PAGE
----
Antibiotic use before dental work, also known as prophylactic antibiotics, is something your dentist likely brought up if you fall into either of the at-risk groups. While prophylactic measures may seem like overkill, there are very good reasons for their use. Below is an overview of who benefits from this practice, what the benefits are, and when to expect antibiotics to be used.
Who Benefits from Prophylactic Antibiotic Use?
There are two groups of patients who benefit from the use of antibiotics before dental procedures. These groups are those with a heart condition that may put them at risk of a heart infection and patients who have an artificial joint, such as a knee or hip.
The goal of antibiotic use prior to a dental procedure is to reduce the risk of infection, whether that infection would occur in the heart or in the area surrounding the artificial joint. Since overuse of antibiotics is always a worry, it's important to discuss your particular heart condition with your dentist as not all of them will require prophylaxis. The same goes for patients with an artificial joint, as some patients, such as those with a total joint replacement, will be more at risk than other patients, such as those with a partial joint replacement. To determine whether prophylactic use will benefit you, your dentist will run down a list of guidelines to determine whether you quality.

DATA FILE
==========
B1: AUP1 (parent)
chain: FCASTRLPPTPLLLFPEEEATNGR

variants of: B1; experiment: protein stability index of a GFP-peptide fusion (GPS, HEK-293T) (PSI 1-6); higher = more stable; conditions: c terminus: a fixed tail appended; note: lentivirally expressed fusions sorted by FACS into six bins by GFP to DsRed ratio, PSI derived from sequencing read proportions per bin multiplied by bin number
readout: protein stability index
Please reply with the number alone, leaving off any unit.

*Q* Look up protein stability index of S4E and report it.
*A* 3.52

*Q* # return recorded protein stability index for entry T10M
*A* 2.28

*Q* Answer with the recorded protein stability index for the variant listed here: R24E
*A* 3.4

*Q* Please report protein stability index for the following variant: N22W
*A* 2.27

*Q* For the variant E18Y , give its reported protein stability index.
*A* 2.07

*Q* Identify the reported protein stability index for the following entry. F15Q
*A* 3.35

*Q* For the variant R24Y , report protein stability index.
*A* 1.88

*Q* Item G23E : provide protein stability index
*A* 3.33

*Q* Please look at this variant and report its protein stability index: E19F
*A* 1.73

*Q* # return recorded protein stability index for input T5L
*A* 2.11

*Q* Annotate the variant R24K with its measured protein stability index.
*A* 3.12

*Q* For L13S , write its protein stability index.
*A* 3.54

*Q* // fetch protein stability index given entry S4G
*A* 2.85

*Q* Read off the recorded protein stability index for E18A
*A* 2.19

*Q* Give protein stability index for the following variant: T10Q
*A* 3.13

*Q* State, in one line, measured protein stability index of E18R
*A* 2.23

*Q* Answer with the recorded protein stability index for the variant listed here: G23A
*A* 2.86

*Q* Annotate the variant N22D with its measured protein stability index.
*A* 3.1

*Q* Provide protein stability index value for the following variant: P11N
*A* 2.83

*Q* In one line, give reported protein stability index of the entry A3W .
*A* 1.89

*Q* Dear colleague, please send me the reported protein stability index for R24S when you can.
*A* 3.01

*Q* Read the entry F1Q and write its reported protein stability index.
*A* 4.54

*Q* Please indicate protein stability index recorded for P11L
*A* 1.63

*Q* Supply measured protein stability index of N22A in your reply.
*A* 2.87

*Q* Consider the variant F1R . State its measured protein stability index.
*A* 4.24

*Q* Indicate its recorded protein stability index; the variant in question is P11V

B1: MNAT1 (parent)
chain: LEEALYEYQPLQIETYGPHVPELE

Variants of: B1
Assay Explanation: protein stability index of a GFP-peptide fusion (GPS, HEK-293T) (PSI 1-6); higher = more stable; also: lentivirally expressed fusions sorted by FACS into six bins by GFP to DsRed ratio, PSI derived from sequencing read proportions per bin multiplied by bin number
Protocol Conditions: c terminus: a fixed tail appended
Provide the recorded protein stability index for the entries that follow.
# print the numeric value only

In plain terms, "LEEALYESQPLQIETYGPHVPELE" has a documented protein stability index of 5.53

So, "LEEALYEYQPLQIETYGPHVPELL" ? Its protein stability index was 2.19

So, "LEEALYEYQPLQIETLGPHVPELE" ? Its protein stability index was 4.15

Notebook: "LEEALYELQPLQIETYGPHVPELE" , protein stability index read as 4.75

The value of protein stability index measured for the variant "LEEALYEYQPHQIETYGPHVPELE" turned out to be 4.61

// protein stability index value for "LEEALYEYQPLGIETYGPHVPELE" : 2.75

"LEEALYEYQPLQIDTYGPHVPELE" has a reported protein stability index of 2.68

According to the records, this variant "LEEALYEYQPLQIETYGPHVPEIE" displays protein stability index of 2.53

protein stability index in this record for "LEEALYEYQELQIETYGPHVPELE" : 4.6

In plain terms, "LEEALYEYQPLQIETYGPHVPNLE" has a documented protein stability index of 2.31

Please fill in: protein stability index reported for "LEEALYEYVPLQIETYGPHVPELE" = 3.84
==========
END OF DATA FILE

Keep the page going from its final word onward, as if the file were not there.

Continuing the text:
What are the Benefits of Prophylactic Antibiotic Use?
As with any medical procedure, there's always a risk of infection. For patients such as the ones listed above, however, the odds of infection are more likely and can have more severe consequences.
Patients with certain heart conditions as well as patients who've received total joint replacements or who've experienced joint infections at the site of an artificial joint in the past can benefit greatly from premedication. The obvious benefit of premedication involves removal of the risk of infection, which is important for at-risk patients. While infections won't occur in all at-risk patients following a dental procedure, the risk is certainly there and worth being avoided.
What Procedures Will Antibiotics Be Prescribed For?
Infections can arise from a number of dental procedures, and procedures that seem harmless can present a risk.
Your dentist may prescribe prophylactic antibiotics if you'll be undergoing any dental work that involves manipulation of the soft tissues, such as the gums, removal of teeth, or placement of dental implants. Essentially, whenever bleeding is anticipated, prophylactic measures will be followed to ensure your health and safety.
To learn more about prophylactic antibiotic use and whether you qualify, consult with your dentist prior to any dental work.Share